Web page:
Frequent trading can cost you more than you make
Any profits can be wiped out by fees and then taxes
NEW YORK » If you're trading stocks, especially small-cap stocks, unseen forces may be gobbling up your gains.
Trading costs have come down in recent years as commissions have been squeezed. But if you're buying and selling frequently, they add up. And if you're buying and selling stocks that aren't very liquid, they add up even more.
"Trading costs are way higher than most people think, including most money managers and certainly most clients," said Ted Aronson, a partner at Aronson Johnson Ortiz, which manages $25 billion.
He's a longtime rabble rouser on the issue of trading costs.
Let's say you buy shares of a small-cap such as Rocky Mountain Chocolate Factory Inc. at $15.50 and sell at $15.62. How much money have you made? It sounds like a trick question; the obvious answer is 12 cents. But the truth is, you're probably losing money.
The costs that eat into your gains start with commissions. At Charles Schwab Corp., commissions averaged $13.39 per trade during the first quarter, which ended in March. E-Trade Financial Corp.'s average commission per trade for 2005 was $13.82. Think about it: You may have paid $13.39 (or more) to buy a block of stock and then another $13.39 to sell it. Your gains will have to be greater than $26.78 for you to get close to breaking even. And that's without factoring in other costs.
The brokerage firms don't break down their commissions per share, but Wayne Wagner, a consultant to the brokerage and technology firm ITG Solutions Network who has spent three decades studying trading costs, estimates that commissions cost 3.2 cents a share on each side of the deal.
Wagner works with institutional investors, but retail investors can use the figure as a guide. That would mean 3.2 cents when you buy a share and another 3.2 cents when you sell, knocking 6.4 cents a share off your net gains.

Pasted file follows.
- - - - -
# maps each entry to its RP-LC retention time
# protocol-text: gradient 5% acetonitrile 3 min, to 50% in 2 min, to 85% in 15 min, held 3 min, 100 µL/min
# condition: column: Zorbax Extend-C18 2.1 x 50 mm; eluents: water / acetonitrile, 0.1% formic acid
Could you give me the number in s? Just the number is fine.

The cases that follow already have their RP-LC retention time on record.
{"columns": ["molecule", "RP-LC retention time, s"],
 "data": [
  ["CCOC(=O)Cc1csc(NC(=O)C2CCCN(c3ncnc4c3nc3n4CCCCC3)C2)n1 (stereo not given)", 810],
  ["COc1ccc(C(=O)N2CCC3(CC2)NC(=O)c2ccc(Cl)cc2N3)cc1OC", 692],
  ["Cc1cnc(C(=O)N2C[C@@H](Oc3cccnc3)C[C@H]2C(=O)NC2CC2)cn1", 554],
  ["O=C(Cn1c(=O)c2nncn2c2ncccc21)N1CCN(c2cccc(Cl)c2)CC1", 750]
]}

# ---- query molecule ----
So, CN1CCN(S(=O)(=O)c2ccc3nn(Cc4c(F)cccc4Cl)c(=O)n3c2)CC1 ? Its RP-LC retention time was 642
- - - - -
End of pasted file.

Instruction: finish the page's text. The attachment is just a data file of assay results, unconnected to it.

The next problem is liquidity. Rocky Mountain Chocolate's average daily volume is 25,511 shares, but it's not unusual for the stock to trade half that many shares. As a result, it can be hard to find either a buyer or seller, which means buying the stock can push the price up, while selling it can push the price down.
"If you want to trade and no one else is there, you have to incent the sellers to sell by saying, 'I'll pay more,'" Wagner said.
The spread between the asking price and the selling price for the stock can be wide. Recently, the spread for Rocky Mountain was 6 cents a share. That can knock another 6 cents for each share your net gain.
Large stocks also have what's called "a bid-ask spread," but it's usually much narrower. For instance, Exxon Mobil Corp.'s spread is around 1 cent a share.
Your next cost is taxes, said Paul Larson, editor of Morningstar's Stock Investor Newsletter. If you've held the stock for less than one year, you will be taxed on short-term gains at your individual income tax rate. If you're in one of the middle tax brackets, that could lop a nifty 25 percent off your gain. If you're in the highest tax bracket, say goodbye to 35 percent.
If you've held the stock for more than a year, you'll be taxed at the capital gains rate, which is 15 percent.
"The more you trade, the worse you do; the less you trade, the better you do," Larson said.
For evidence, he pointed to a study of 60,000 households with accounts at a large discount broker between 1991 and 1996. The study, done by Brad Barber at the University of California, Davis and Terrance Odean at the University of California, Berkeley, found that the 20 percent of households that traded the most had an annual mean return of 10 percent. While that sounds great now, they trailed the average household's annualized mean return of 15.3 percent.
The title of the study: "Trading is Hazardous to your Wealth."